It used to be that every city had two newspapers – one in the morning, another in the afternoon. Or more. One was Republican, at least on its editorial page; the other, Democrat. You had a choice, and you had keen competition.
Frequently, the afternoon paper had the bigger circulation. Often, too, it concentrated on the hometown news and features, while the morning rival took a more serious tone, including more national and international coverage.
But then something shifted: afternoon circulation numbers began shrinking. We thought it had something to do with what we were publishing. The reality, however, had to do with the workplace. First, fewer Americans were working in factories – they weren’t getting off at 3 in the afternoon and heading home. And second, fewer workers were taking public transportation – they were driving, instead. And that meant they weren’t reading one paper while waiting for the bus or the train, and then reading the other for the return trip. As for the leisurely late afternoon before supper, it had vanished: they weren’t getting home until 6 or later.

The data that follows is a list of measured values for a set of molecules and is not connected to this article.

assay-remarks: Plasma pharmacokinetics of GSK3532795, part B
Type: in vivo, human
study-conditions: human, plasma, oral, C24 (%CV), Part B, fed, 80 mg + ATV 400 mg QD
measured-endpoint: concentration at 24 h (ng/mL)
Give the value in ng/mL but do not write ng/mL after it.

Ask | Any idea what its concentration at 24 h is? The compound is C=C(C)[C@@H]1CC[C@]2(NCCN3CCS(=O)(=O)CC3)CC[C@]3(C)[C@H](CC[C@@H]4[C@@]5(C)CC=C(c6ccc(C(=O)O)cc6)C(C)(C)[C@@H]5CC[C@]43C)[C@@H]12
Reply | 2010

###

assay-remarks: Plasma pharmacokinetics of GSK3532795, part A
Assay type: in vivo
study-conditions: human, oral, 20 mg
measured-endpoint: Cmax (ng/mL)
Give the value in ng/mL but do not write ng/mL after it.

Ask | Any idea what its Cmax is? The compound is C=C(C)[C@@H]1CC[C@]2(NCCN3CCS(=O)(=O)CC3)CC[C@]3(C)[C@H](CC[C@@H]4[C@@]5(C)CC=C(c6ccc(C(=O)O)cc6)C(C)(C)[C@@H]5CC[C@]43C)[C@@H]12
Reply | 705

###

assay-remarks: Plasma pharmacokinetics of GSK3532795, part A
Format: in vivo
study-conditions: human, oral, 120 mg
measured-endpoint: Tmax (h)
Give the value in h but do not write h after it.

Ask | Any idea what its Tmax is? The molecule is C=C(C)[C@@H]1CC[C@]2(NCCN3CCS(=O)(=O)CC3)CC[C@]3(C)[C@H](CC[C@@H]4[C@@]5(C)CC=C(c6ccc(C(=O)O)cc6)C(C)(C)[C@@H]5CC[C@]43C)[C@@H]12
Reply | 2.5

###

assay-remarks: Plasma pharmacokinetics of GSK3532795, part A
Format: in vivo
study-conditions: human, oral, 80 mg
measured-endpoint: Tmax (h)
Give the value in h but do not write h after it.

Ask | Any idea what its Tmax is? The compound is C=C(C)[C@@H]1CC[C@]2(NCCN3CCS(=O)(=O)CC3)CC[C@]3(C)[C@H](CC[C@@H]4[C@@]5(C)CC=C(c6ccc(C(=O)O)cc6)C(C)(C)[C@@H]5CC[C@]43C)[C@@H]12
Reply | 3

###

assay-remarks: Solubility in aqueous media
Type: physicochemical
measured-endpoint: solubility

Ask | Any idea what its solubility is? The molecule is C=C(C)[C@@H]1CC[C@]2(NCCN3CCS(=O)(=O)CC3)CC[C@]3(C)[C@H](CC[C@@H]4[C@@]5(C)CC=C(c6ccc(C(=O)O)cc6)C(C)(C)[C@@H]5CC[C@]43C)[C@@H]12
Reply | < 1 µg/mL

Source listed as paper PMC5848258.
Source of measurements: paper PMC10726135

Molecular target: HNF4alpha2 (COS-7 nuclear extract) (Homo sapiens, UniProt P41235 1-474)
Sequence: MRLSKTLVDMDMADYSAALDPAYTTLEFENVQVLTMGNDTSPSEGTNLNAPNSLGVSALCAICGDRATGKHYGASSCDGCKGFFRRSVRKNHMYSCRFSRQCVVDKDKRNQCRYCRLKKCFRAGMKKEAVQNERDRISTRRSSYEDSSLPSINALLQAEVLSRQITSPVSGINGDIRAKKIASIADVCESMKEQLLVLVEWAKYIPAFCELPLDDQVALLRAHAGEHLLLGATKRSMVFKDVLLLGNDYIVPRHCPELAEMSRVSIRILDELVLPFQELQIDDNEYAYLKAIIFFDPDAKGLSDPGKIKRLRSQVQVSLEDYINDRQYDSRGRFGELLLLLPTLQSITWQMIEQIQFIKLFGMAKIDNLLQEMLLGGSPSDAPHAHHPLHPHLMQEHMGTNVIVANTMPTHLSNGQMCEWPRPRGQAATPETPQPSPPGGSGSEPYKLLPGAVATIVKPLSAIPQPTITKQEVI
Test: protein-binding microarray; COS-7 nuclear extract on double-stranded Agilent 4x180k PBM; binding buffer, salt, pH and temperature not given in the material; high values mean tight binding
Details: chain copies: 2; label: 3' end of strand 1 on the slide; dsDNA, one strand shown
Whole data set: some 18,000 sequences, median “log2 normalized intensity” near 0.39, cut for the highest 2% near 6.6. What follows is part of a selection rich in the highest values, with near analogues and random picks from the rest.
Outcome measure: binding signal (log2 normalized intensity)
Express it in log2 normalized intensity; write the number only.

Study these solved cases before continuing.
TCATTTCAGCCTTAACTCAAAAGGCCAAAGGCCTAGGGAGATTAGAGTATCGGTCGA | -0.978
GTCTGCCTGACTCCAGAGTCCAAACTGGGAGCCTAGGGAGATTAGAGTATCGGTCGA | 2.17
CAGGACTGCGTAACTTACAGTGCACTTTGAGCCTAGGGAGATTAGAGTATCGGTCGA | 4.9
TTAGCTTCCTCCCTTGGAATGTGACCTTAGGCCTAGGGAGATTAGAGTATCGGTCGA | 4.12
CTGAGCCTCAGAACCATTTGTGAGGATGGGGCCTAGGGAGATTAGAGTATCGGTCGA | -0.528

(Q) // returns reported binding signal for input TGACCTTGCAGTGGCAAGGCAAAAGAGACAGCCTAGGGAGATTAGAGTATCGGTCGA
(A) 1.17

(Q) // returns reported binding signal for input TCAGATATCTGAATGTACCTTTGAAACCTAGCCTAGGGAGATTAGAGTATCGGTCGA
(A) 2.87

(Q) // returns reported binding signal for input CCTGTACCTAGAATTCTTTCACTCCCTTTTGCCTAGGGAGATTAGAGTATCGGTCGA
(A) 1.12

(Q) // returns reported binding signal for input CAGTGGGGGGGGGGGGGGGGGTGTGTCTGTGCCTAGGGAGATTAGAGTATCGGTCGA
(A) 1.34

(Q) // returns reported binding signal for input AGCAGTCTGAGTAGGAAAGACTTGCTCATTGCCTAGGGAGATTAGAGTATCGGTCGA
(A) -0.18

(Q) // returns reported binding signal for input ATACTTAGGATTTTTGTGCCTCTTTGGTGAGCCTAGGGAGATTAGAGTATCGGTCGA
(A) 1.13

One by one, the once prosperous afternoon editions folded or moved over to morning. And now you know why.